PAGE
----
‘It should be three-down football’: Damon Allen wants Canadian football taught to next generation

Photo courtesy: Scott Grant/CFLPhotoArchive.com

Since leaders from both the XFL and CFL announced an agreement to work together to identify opportunities to innovate and grow the game of football early last month, speculation has run rampant that a merged league would do away with the Canadian game in favour of a four-down hybrid.

According to some experts, Americanization could be a positive for the CFL as it attempts to win back a ‘lost generation’ of football fans, but an all-time great American passer is pushing back against that narrative.

In an appearance on Sportsnet 590 in Toronto, Canadian Football Hall of Famer Damon Allen was emphatic in his belief that the sport in Canada must always reflect the Canadian game.

“I’ve always believed that the CFL should be the governing body on how the game is played here, teaching the new, up-and-coming generation that CFL football is alive and well. That’s the game they should be learning how to play,” Allen told hosts Eric Smith and Paul Jones.

The dual-threat passer from San Diego, California spent 23 seasons in the CFL, throwing for 72,381 yards and 394 touchdowns, while rushing for 11,920 more and 51 scores. He retired in 2007 as pro football’s all-time leading passer and currently sits fourth behind Drew Brees, Anthony Calvillo and Tom Brady.

Now a passionate fan of the Canadian game, Allen is troubled by the lack of unified play structure across the country.

“So often you go to these different provinces and they’re playing four-down football and they’re playing three and you have these small little empires in all these different cities and they’re all playing different styles of football, four-down or three-down,” he said.

Jurisdictions like B.C. and the Greater Toronto Area play American rules at the high school level and other regional variances exist. The end result is a lost generation of fans in key areas.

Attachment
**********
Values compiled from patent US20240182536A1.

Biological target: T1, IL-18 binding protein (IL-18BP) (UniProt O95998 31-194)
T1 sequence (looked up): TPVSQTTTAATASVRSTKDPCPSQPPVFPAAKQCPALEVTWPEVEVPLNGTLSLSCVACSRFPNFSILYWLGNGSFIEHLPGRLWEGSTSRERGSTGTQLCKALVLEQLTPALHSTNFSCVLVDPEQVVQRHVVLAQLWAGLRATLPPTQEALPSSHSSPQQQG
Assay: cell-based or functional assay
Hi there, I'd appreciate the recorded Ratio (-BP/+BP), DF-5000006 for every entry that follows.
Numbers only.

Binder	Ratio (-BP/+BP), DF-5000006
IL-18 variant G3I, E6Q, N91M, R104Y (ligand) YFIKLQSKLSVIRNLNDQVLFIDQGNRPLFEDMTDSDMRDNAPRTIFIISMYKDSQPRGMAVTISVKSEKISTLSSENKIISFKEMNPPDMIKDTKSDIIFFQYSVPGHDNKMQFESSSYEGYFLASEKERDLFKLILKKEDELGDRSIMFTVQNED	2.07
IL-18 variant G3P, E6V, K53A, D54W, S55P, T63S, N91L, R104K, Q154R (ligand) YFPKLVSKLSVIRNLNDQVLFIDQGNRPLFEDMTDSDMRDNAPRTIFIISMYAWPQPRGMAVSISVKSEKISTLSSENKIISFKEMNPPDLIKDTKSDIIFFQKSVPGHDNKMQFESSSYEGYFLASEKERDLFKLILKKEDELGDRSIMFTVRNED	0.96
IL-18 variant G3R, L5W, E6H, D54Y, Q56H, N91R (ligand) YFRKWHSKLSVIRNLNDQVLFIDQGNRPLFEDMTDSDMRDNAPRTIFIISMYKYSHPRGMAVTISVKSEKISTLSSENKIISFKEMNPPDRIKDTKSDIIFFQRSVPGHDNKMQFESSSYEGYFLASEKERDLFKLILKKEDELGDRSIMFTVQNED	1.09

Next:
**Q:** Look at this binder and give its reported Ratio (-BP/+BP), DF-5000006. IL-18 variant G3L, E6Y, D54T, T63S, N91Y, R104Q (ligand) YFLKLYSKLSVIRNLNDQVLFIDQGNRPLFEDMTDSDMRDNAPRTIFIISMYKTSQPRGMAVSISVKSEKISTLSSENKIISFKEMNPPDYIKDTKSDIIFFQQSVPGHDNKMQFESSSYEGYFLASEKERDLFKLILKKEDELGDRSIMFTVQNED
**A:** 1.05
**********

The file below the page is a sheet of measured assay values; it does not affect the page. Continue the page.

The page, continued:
“You start to raise kids that want to play American ball. But to me, this is Canada’s game. It should be three-down football. That’s how we should be teaching every young child that comes up,” Allen insisted.

“If they have the desire to play football, that’s the route, that’s the path that they have to learn how to play no different than when I was playing in America and I was playing four-down football from Pop Warner to high school to university.”

The most recent incarnation of the XFL lasted just five games before the COVID-19 pandemic put their season on hold, which led to Vince McMahon filing for bankruptcy and selling. RedBird Capital, Dwayne Johnson, and Dany Garcia were selected as the winning bidders. It cost $15 million and the goal is to make the XFL a stable league in the future, which could include an agreement with the CFL.

According to reports, the CFL collectively lost between $60 and $80 million not playing last season. Without an infusion of cash, either from the government, RedBird Capital, or the passing of single-game sports betting in Canada, the league would take another large financial hit regardless of what happens in 2021.

Allen isn’t anti-merger talks, as he believes these business conversations are necessary to get a much improved TV deal for the CFL. Altering the fabric of the distinct Canadian game would simply be a step too far.

While that type of decision may not occur for months, three-down football will return much sooner with the 2021 schedule slated to begin August 5 and Allen couldn’t be more thrilled.

“I’m glad that football is back. I’m glad that the Grey Cup is being played in December. I’m glad I’m not playing in it because it’s going to be freezing cold there, but at the end of the day, I’m glad that CFL is back,” Allen laughed.

“We missed it last year and it’s a huge part of the fabric of the country of Canada. It’s their game. And it’s a unique game.”